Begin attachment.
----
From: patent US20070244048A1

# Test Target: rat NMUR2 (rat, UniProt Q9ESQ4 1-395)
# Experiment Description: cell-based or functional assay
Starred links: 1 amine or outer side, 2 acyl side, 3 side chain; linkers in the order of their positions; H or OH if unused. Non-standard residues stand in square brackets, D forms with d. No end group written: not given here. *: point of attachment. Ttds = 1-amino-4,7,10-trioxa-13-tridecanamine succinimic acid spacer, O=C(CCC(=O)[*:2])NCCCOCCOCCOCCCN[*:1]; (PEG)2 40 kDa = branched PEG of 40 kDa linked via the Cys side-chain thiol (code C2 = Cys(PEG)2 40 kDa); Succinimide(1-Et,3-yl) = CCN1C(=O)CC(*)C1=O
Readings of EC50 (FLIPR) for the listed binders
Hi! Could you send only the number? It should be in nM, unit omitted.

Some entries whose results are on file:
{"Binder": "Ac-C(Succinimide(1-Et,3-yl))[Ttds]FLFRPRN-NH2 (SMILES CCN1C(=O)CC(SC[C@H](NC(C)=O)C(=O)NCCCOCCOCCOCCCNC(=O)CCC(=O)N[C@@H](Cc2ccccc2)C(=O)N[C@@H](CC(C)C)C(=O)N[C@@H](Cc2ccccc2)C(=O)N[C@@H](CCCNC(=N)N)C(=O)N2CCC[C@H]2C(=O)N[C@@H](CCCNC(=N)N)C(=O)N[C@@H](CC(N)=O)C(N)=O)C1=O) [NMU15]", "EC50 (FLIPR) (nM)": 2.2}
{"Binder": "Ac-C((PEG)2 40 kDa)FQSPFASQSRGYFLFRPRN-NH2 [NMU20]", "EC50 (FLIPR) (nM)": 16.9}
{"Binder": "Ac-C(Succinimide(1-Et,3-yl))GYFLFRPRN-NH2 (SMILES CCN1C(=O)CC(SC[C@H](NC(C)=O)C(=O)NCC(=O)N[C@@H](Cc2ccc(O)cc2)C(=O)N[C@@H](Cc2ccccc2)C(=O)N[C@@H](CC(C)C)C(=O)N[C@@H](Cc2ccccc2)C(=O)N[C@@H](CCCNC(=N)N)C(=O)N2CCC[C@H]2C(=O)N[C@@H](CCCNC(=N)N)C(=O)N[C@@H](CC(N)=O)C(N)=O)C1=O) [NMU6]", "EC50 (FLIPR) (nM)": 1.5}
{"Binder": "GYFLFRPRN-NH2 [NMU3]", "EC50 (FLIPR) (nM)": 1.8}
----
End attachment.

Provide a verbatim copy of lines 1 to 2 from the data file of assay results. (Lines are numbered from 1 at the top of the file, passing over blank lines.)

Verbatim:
From: patent US20070244048A1

# Test Target: rat NMUR2 (rat, UniProt Q9ESQ4 1-395)